If there is one new style that no one in British Columbia has hit a home run on, it would have to be a Brut IPA. There are plenty of serviceable representations, but nothing has really driven the point home thus far. Vancouver Island Brewing and Gladstone Brewing started off their collaboration series by brewing one with a Belgian twist. B.C. Beer Reviews is here to see how they did with the fledgeling style.
B.C. Beer Reviews: Vancouver Island Brewing – Champagn Powder Brut IPA
Pale straw in colour, this beer pours a very pale and clear hue from the bottle. In the glass, it is ever so slightly hazy, but still retains much of its clarity. It is still the very pale straw colour.
There is a very nice Belgian ester profile in the nose. A touch of pink bubblegum aroma is complimented by stone fruit, more specifically pear and a light touch of apple. This makes for a very inviting first sniff.
There is also a noticeable hop characteristic to the aroma. There is a lightly tropical fruit aromatic that is reminiscent of a touch of guava. This is a delicious aroma that goes perfectly with the ester profile of this beer.
Aside from that, there is a light touch of a grainy sweet aromatic. This is very much in the background to the other notes at play here.
The first thing that you are presented with in this one is a sweet citrus fruit taste. This is likely a combination of the fruity hops and fruity ester profile. They intertwine seamlessly and make for a very tasty beer.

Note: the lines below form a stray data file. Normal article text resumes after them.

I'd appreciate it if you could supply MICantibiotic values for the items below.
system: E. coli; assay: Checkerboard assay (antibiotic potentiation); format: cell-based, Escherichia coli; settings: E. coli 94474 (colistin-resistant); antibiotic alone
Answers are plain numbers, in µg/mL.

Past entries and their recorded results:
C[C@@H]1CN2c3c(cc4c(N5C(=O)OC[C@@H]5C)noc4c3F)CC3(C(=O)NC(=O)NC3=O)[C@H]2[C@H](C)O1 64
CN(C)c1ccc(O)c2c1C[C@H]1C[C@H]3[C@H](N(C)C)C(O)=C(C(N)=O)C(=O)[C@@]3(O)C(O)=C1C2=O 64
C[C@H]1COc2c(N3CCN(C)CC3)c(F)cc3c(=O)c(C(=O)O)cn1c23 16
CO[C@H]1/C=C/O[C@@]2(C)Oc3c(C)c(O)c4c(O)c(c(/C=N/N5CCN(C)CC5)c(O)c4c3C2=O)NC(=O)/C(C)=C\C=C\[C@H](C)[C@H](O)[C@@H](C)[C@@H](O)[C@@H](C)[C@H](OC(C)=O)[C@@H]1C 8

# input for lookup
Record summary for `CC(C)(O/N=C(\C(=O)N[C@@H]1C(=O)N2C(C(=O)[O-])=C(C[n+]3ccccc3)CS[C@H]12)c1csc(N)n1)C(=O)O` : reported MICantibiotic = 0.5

There is a bit of grainy sweetness to go with the powerful yeast and hop tastes. Despite its presence, it is still very much a background note.
The one thing that this beer hit out of the park is the finish. Brut IPAs are meant to be extremely dry and crisp in their finish. This beer is a perfect example of what the style dictates.
The label from Vancouver Island Brewing and Gladstone Brewing is an extremely pale orange colour. There is a small picture of a ski hill, which goes nicely with the name of the beer being Champagne Powder.
As stated in the section above, this beer is extremely carbonated. It is dry and crisp in its finish.
There is a decent bit of lacing on the glass from this beer, but it certainly could not be categorized as significant.
There is a noticeable Belgian presence throughout. This beer undeniably hits every single note of what a Brut IPA is supposed to be spot on. This is truly a fantastic representation of the style and arguably the best version in British Columbia.
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Main photo by Nic Hendrickson, Lastword Inc., all rights reserved